Home > Information > press release > The National Cancer Center, the National Center for Global Health and Medicine, and Sysmex Corporation Evaluate a SARS-CoV-2 Antibody Test with Support from the Japan Health Research Promotion Bureau
The National Cancer Center, the National Center for Global Health and Medicine, and Sysmex Corporation Evaluate a SARS-CoV-2 Antibody Test with Support from the Japan Health Research Promotion BureauPerformance Report on an Antibody Detection Reagent Using Clinical Specimens
June 11, 2020
National Cancer Center
National Center for Global Health and Medicine
The National Cancer Center (Location: Tokyo, Japan; President: Hitoshi Nakagama; “NCC”), the National Center for Global Health and Medicine (Location: Tokyo, Japan; President: Norihiro Kokudo; “NCGM”), and Sysmex Corporation (HQ: Kobe, Japan; Chairman and CEO: Hisashi Ietsugu) are conducting joint research related to an antigen/antibody test for SARS-CoV-2, the virus that causes novel coronavirus (COVID-19). The entities hereby provide an overview of these activities and results of clinical evaluations of antibody tests. The Japan Health Research Promotion Bureau (JH) supports this research project through the NCC and NCGM.
COVID-19, an infectious disease caused when SARS-CoV-2 sneak into the body, is highly contagious, symptoms can worsen rapidly, and it is believed that many carriers are asymptomatic. 6.9 million people all over the world have been infected with the disease, 400,000 died, Japan has confirmed 17,000 infections and 900 deaths as of June 8, 2020.1 Currently, the first infectious wave of COVID-19 is converging in Japan, but the infection spread of the successively second wave, the third wave is expected. In preparation for the expected resurgence of COVID-19, we recognize the urgent need to establish a new testing methodology effective throughout from immediately after infection to the treatment and recovery period.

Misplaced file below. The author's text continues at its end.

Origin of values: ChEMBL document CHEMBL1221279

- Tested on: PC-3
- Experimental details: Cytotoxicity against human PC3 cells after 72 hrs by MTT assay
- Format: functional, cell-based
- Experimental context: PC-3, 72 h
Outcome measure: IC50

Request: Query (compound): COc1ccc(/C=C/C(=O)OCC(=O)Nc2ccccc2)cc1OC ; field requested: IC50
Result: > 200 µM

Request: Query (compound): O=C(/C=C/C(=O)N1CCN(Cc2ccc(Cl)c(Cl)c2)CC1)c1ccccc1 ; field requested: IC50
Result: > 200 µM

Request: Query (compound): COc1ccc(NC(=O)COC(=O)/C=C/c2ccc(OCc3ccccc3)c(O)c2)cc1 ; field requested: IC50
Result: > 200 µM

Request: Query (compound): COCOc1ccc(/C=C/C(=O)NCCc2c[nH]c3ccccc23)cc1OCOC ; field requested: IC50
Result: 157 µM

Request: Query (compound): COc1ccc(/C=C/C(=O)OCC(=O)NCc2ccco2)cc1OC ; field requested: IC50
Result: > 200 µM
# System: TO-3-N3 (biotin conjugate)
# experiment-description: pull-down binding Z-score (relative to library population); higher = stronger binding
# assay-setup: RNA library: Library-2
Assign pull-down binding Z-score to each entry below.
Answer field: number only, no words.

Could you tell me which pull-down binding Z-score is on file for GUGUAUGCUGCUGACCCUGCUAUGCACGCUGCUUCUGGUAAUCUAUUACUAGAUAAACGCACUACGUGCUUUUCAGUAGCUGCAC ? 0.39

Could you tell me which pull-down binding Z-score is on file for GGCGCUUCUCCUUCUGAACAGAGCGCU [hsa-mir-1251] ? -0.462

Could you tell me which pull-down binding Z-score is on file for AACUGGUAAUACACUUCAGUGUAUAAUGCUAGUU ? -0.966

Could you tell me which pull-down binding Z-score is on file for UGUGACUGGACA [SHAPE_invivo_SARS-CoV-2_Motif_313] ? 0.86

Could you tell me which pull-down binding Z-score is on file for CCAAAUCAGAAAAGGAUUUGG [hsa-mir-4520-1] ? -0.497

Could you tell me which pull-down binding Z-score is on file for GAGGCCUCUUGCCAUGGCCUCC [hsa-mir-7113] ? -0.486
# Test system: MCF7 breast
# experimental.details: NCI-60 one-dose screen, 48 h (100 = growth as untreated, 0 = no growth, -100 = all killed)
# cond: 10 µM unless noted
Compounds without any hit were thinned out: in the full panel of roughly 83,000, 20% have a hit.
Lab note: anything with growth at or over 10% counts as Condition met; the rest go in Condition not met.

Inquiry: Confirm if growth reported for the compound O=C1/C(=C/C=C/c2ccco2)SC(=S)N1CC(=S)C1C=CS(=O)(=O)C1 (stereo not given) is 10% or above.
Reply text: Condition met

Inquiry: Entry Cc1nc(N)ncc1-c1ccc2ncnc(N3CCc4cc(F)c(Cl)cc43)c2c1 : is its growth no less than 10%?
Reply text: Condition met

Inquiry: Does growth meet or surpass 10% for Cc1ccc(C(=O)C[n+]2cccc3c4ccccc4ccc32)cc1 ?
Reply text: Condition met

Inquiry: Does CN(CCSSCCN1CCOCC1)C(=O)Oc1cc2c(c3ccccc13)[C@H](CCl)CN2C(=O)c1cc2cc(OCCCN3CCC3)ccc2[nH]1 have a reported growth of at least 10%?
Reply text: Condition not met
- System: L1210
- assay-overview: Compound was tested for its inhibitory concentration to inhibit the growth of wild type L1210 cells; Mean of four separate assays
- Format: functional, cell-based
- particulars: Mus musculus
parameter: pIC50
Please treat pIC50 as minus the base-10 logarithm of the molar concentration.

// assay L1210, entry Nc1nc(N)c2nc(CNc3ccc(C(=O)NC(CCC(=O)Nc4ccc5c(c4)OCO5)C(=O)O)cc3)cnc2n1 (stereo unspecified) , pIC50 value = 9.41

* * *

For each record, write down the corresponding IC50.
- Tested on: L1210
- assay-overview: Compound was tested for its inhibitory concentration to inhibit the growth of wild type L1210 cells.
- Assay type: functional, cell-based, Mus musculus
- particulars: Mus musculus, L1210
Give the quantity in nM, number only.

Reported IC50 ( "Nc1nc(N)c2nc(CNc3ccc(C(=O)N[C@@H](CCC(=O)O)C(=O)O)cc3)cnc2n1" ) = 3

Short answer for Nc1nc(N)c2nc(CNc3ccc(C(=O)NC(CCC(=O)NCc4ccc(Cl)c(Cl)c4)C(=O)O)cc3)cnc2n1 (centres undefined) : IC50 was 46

In May 2020, NCC, NCGM, and Sysmex began joint research, clinical evaluations related to an antigen/antibody testing method for SARS-CoV-2. NCC and NCGM provide the samples, and advice on test method development with clinical expertise. Meanwhile, Sysmex is using chemiluminescence enzyme immunoassay to develop diagnostic reagents to detect antigens present in nasopharyngeal mucus and antibodies in the blood (IgM, IgG). Sysmex also measures and analyzes clinical performance, using the samples provided by the two centers. The newly established Japan Health Research Promotion Bureau (JH) is assisting this joint research by offering diagnostic support and assistance towards medical implementation.
The antibody detection reagents Sysmex has developed are used in conjunction with the in-house fully automated immunoassay system. The reagents detect individual antibodies (IgG, IgM) that react specifically with nucleocapsid protein2 (N antigen) and spike protein3 (S antigen).